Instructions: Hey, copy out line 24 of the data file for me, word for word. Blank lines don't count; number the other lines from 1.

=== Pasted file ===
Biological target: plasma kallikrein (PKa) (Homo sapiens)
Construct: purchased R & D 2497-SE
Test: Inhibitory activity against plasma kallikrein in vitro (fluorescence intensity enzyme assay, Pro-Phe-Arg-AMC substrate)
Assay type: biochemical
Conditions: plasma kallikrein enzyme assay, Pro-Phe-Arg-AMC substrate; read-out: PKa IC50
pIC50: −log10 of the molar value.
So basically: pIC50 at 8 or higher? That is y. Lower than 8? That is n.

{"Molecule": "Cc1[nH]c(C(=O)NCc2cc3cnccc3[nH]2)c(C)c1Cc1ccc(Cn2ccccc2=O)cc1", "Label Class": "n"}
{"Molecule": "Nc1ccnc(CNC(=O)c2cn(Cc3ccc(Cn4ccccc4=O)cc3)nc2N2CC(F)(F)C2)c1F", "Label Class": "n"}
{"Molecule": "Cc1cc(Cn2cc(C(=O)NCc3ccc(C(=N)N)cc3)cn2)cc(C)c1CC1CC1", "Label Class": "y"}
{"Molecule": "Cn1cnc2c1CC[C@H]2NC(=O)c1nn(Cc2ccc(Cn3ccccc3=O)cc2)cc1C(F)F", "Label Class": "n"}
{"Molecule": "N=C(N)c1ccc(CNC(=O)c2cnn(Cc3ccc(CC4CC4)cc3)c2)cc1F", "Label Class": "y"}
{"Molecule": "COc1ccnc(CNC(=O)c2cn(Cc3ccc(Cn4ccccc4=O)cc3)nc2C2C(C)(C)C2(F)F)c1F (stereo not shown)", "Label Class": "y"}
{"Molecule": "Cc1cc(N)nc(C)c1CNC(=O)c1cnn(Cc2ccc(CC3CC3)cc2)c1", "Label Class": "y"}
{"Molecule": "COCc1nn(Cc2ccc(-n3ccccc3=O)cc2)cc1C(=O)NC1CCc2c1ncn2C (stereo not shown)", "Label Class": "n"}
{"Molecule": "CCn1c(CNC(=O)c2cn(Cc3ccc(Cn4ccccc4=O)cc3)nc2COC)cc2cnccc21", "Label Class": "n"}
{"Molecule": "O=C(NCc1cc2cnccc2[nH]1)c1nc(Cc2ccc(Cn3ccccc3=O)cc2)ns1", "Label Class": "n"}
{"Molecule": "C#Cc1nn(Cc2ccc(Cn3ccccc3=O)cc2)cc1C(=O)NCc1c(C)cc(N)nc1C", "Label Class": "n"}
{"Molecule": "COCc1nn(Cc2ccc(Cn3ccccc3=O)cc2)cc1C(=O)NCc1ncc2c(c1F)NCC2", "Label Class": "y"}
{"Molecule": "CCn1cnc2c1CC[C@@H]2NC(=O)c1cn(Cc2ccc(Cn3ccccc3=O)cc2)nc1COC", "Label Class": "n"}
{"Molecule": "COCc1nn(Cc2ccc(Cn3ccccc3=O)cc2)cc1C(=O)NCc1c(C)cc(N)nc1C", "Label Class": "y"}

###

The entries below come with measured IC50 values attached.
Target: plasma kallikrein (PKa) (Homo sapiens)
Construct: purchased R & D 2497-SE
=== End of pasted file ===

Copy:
Target: plasma kallikrein (PKa) (Homo sapiens)